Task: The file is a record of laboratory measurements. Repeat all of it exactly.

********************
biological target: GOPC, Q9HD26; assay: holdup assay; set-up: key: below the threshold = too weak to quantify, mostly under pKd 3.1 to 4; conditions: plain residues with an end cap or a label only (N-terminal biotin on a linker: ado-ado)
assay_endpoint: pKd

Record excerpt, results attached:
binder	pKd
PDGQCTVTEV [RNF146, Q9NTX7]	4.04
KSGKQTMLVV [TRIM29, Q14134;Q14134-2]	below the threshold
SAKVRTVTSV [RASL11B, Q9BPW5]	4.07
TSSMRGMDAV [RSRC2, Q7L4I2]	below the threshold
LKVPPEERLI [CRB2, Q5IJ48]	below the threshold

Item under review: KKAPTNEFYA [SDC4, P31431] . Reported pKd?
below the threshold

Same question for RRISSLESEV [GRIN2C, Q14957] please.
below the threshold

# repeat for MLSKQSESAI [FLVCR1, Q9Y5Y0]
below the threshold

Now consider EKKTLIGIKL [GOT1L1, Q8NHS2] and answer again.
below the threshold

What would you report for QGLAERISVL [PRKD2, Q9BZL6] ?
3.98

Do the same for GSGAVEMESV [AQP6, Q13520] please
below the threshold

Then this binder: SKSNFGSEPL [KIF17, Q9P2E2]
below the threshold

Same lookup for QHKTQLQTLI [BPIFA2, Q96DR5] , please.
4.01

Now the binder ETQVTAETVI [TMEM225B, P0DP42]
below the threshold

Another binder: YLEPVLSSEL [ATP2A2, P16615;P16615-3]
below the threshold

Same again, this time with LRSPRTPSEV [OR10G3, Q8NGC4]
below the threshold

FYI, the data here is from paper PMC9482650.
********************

biological target: GOPC, Q9HD26; assay: holdup assay; set-up: key: below the threshold = too weak to quantify, mostly under pKd 3.1 to 4; conditions: plain residues with an end cap or a label only (N-terminal biotin on a linker: ado-ado)
assay_endpoint: pKd

Record excerpt, results attached:
binder	pKd
PDGQCTVTEV [RNF146, Q9NTX7]	4.04
KSGKQTMLVV [TRIM29, Q14134;Q14134-2]	below the threshold
SAKVRTVTSV [RASL11B, Q9BPW5]	4.07
TSSMRGMDAV [RSRC2, Q7L4I2]	below the threshold
LKVPPEERLI [CRB2, Q5IJ48]	below the threshold

Item under review: KKAPTNEFYA [SDC4, P31431] . Reported pKd?
below the threshold

Same question for RRISSLESEV [GRIN2C, Q14957] please.
below the threshold

# repeat for MLSKQSESAI [FLVCR1, Q9Y5Y0]
below the threshold

Now consider EKKTLIGIKL [GOT1L1, Q8NHS2] and answer again.
below the threshold

What would you report for QGLAERISVL [PRKD2, Q9BZL6] ?
3.98

Do the same for GSGAVEMESV [AQP6, Q13520] please
below the threshold

Then this binder: SKSNFGSEPL [KIF17, Q9P2E2]
below the threshold

Same lookup for QHKTQLQTLI [BPIFA2, Q96DR5] , please.
4.01

Now the binder ETQVTAETVI [TMEM225B, P0DP42]
below the threshold

Another binder: YLEPVLSSEL [ATP2A2, P16615;P16615-3]
below the threshold

Same again, this time with LRSPRTPSEV [OR10G3, Q8NGC4]
below the threshold

FYI, the data here is from paper PMC9482650.